Let the sun shine!
Island business owners say they feel like they’ve received a double dose of hard times.
First, the economy tanks with a deep recession. Then, when summer arrives – a season that many island businesses rely heavily on to survive — endless days of rain dominate the local weather.
But blue skies are ahead and most merchants remain optimistic.
David Urban of the Secret Garden said much of May and June were a wash for his florist and garden center business on Southwest Avenue. “We hardly had any sun and had lots and lots of rain. Our plants took a real beating,” Urban said. “The rain definitely affected business. The plants looked awful and we had to throw many of them away.”
Urban said spring garden sales are important to his business. He added that the recent round of blue skies has improved his economic outlook. “We are okay going into July,” he added. “Keep the sun shining.”
Ilesh Patel of Jamestown Wine & Spirits, also located on Southwest Avenue, agreed that the rain was detrimental to his business. Patel said he tracks daily sales from year to year. Business was definitely off during May and June, he said.
“Things have gotten busier” over the Fourth of July weekend, he said. “Weather is very important for business. When the weather is bad, people stay away. When the weather is good, then business is good.”
Patel said he looks forward to better weather for the remainder of the summer.
When asked how his business has been affected by the rain, Steve Liebhauser of Slice of Heaven said it has been “horrible.”
“Luckily, people have to eat so I think people just decided to head out anyway,” he said.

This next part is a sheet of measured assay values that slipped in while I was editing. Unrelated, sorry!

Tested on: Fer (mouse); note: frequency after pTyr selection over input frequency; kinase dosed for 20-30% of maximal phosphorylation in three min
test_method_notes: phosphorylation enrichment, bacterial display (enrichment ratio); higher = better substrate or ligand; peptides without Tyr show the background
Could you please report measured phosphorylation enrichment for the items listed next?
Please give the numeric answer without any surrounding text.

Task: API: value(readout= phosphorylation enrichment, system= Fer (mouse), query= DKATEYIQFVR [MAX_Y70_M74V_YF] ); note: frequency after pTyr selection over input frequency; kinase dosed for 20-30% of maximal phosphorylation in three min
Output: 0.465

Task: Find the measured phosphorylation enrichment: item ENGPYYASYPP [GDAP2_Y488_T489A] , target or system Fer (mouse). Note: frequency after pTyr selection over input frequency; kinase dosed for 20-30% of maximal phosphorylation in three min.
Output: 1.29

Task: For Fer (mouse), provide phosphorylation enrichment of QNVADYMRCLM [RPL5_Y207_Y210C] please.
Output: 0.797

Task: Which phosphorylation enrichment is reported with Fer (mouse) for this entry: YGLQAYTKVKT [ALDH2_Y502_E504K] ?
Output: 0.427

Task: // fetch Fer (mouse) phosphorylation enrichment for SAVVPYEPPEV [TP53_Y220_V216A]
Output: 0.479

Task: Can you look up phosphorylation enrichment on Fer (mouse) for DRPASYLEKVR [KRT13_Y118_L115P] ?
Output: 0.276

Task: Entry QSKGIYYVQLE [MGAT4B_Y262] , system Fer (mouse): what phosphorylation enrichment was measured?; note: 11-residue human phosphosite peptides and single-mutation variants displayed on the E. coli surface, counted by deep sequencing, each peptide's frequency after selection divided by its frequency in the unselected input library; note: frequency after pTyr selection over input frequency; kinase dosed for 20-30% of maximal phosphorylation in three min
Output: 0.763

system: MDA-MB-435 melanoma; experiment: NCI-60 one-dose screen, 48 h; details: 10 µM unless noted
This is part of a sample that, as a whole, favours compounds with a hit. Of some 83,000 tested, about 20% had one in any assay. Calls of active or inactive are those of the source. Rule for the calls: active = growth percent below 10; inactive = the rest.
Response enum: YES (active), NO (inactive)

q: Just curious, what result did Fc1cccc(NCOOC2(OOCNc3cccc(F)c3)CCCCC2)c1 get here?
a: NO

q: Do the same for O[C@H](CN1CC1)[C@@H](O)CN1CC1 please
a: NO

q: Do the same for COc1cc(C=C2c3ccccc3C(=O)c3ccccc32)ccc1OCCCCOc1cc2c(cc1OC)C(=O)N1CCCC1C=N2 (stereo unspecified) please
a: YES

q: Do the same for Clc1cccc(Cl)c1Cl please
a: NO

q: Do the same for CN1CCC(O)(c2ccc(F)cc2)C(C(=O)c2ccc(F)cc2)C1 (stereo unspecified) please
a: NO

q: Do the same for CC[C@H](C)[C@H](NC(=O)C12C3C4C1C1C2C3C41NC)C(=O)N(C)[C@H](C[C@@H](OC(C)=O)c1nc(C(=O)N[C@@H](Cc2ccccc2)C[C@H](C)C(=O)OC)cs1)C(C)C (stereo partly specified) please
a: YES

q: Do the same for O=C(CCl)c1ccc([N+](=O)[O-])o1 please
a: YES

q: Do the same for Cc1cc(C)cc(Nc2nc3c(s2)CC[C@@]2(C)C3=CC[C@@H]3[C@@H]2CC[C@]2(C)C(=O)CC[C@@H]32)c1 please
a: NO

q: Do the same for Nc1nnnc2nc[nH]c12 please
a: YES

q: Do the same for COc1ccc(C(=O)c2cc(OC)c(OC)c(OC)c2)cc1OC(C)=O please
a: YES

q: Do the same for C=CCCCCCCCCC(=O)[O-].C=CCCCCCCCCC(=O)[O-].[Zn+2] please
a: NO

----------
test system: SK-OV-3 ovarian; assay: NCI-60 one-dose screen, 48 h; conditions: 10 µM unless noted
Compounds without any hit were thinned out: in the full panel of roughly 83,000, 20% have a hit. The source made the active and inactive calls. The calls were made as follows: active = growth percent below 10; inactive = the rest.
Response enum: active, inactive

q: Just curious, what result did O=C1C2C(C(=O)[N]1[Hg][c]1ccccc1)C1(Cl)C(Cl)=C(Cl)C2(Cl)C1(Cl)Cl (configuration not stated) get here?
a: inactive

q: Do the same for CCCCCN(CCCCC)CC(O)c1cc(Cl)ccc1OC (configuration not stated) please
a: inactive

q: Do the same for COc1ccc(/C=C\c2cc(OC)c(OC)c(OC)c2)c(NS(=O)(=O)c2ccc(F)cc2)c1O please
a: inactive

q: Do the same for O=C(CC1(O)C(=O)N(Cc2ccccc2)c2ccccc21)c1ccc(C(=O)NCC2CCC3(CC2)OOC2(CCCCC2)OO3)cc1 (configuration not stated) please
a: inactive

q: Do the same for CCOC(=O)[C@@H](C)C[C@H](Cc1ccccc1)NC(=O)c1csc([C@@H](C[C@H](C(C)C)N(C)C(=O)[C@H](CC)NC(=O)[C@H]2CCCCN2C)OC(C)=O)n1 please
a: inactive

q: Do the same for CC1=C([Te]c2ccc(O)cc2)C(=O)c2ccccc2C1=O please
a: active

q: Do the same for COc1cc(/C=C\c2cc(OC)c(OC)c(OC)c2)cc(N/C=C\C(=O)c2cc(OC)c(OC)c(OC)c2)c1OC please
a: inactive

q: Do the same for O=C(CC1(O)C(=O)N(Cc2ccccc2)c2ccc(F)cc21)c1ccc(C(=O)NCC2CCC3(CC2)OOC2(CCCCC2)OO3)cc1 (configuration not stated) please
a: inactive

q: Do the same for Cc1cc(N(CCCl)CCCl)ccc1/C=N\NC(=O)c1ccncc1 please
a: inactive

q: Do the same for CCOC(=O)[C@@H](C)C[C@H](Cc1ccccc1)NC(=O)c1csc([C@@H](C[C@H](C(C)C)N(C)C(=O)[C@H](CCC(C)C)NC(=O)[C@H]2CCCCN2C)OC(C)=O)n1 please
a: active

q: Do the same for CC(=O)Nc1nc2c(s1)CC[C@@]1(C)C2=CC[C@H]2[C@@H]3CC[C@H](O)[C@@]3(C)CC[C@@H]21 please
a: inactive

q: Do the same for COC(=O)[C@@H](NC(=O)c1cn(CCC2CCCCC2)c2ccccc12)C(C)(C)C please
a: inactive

Slice of Heaven relies on summer and good weather because of its large outdoor dining area overlooking Narragansett Avenue. When the rain arrives, people cannot sit outside.
“Everything is Jackie now,” Liebhauser said. “The sun is always shining at Slice of Heaven.”
Chuck Masso of Chopmist Charlie’s on Narragansett Avenue said his business was not impacted by the poor weather. All of Chopmist Charlie’s dining is indoors. “I think that actually helped us,” Masso said. “Our numbers from day to day are about the same as last year.”
Phyllis Bedard of Trattoria Simpatico on Narragansett Avenue said her business has been weather dependent, due to its outdoor dining area. “At one point, I think people just decided to brave the rain and came anyway. They were at our outside bar getting rained on,” she said.
“Our numbers are not the same as last year,” Bedard said. “We had a good Fourth and with the better weather, things have improved.” She said weekday business has been lighter, but weekend business has been picking up.
“Sometimes the weather helps us if it’s cloudy and people decide not to go boating,” Bedard said. “They go out for dinner instead.”
Mike Ridge of Spinnaker’s at East Ferry said his ice cream business suffered. “Oh, yes! The rain put a pretty good crimp in our ice cream sales,” he said. “People are not motivated to go out in a monsoon to buy an ice cream cone.”
On the other hand, Ridge said, his food sales have surged ahead of last year’s numbers. “That speaks to the value and quality of our offering,” he added.
Ridge said the Fourth of July weekend was a major bounce for Spinnaker’s. He sold more than 600 gallons of ice cream over the three-day holiday weekend. That equals about 36,000 ice cream cones. “We had a heck of a Fourth,” Ridge added. “It was nice to have three consecutive days of sunshine.”
Robert Goode, who works for the Town of Jamestown as a gatekeeper at Ft. Getty, said the many days of rain slowed business at the town campground and park. “We did not have as many tent campers as we usually do,” he said.
People also launch their boats at the Ft. Getty ramp. “There were also a lot fewer fishermen. Even the regulars stayed away when it was raining,” he said.
Scott Sherman of Jamestown Hardware said the spring rain hindered his business. “People weren’t doing any outside painting or any yard work,” he said. Since the Fourth of July weekend, business has picked up considerably, he said.
“Our paint department has been hit hard. We’re selling lots of paint and stains,” Sherman said. “Business is improving.”